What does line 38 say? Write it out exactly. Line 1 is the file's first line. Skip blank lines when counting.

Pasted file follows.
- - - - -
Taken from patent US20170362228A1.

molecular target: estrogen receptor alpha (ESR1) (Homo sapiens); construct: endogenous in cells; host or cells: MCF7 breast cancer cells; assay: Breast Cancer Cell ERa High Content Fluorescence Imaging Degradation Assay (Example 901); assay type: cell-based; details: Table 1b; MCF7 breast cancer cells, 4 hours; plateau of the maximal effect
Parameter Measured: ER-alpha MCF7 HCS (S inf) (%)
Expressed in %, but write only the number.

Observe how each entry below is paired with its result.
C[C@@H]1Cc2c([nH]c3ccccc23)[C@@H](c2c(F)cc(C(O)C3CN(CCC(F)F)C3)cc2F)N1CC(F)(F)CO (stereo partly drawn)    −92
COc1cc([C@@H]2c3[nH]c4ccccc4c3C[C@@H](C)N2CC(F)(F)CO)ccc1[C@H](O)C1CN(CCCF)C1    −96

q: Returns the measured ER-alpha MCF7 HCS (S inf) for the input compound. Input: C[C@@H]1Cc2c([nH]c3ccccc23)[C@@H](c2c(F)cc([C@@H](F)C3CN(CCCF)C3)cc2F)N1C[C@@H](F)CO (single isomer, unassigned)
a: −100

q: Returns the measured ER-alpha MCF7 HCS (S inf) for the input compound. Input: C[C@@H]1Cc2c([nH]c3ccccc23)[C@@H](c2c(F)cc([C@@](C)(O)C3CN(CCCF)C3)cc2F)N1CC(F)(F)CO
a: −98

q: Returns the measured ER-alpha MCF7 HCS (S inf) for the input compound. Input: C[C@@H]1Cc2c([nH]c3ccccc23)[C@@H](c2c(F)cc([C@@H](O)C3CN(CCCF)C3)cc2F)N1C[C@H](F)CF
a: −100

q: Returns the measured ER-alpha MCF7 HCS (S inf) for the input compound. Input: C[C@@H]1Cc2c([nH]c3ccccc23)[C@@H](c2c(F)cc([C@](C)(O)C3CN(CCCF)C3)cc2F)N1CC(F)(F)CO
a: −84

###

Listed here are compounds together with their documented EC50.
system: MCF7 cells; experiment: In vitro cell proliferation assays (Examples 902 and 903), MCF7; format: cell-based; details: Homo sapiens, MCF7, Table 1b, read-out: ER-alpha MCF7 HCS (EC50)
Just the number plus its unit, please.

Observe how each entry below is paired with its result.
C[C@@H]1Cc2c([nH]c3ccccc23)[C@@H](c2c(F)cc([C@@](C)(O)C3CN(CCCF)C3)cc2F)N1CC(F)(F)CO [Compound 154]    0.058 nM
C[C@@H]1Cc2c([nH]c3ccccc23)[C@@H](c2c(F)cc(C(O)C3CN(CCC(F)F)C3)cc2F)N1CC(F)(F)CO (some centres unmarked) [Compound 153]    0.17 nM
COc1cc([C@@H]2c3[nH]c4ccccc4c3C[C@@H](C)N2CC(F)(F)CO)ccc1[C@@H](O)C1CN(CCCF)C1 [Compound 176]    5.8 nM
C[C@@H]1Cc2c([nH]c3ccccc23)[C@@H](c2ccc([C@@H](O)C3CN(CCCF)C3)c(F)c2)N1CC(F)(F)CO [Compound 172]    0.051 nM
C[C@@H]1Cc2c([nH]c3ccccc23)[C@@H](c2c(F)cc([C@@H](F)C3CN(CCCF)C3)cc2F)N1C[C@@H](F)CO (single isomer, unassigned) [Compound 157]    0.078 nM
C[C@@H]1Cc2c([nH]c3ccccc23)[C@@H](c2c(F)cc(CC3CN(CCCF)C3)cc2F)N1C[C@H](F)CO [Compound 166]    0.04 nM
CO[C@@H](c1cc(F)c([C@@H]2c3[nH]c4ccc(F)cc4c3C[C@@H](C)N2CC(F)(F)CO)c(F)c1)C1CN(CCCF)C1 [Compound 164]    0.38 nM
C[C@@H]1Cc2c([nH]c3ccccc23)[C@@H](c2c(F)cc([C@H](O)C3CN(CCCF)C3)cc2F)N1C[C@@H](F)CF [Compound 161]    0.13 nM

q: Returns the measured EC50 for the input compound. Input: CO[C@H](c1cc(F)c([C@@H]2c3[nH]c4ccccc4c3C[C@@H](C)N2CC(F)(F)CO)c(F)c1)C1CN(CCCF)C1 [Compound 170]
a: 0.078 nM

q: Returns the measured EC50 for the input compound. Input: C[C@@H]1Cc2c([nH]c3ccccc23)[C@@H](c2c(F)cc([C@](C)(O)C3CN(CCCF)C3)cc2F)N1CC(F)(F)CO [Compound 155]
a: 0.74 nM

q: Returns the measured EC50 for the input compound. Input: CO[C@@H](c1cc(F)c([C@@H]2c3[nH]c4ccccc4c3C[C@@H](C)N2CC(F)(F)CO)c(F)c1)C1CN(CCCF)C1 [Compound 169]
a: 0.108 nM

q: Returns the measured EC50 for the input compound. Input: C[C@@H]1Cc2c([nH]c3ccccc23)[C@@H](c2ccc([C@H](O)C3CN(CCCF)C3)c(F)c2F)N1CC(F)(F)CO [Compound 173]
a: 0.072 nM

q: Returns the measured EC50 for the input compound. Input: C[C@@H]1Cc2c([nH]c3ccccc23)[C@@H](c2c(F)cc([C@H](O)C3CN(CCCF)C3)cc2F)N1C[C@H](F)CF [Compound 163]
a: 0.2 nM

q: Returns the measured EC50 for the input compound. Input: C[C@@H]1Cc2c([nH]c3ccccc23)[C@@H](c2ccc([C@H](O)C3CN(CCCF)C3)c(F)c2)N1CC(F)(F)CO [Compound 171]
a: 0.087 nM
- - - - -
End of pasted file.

a: 0.2 nM